When people set goals they usually define clear, measurable outputs. E.g.: “Today I’m going to write 1,000 words” or “This afternoon I’m going to finish QA testing this version release.”
But this approach doesn’t work as well for tasks of considerable complexity where what’s required of you is uncertain. Projects where there’s a clear end-goal but it’s in the distant future. The specific intervening steps, and the time required for each step, are unknown.
I’m involved in such a project right now. When I work on it I set goals around how many hours I want / need to spend. My daily goal might be: “Spend four hours working on [specific thing related to general project].” Then I’ll put my head down and make progress. And if I spend four solid hours, I consider the goal met. I am very disciplined about making sure I only count time that’s real work — if my mind wanders or if I get distracted, I turn off the clock.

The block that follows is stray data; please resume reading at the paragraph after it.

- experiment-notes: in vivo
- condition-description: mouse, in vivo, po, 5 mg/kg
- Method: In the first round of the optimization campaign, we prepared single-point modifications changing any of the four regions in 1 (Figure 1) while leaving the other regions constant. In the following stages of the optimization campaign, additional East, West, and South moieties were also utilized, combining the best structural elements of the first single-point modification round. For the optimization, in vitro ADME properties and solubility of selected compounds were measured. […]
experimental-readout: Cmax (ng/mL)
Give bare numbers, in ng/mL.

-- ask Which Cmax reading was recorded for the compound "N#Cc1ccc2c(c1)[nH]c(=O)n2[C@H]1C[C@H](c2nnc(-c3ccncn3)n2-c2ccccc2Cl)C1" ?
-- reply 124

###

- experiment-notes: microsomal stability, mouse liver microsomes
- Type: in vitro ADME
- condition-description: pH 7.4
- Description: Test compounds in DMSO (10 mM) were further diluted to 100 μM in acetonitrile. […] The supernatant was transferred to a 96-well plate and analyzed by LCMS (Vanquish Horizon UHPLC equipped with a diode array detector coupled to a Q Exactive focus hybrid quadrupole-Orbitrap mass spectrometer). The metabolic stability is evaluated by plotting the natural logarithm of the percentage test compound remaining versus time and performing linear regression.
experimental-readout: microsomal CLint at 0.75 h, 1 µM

As I’ve set time-allocation goals I’ve figured out the maximum amount of time I can realistically apply toward different types of tasks in a given day. I can usually do at most 4-5 hours of “hard focus work” and 4-5 hours of “light focus work” (email, blogging, Skyping) per day. A big variable for people is whether meetings fall into “hard focus” of “light focus.”
Bottom Line: The right kind of goal setting depends on the person and projects involved. For long-term projects where the specific steps and time necessary for each step are uncertain, setting short-term time allocation goals works well for me.
All inbound email to me is now automatically marked as “read.” No more bold messages that scream to be opened. I would find myself opening the bold messages even before I had finished dealing with an older email. Thanks to Cal for this idea. I reccomend trying it.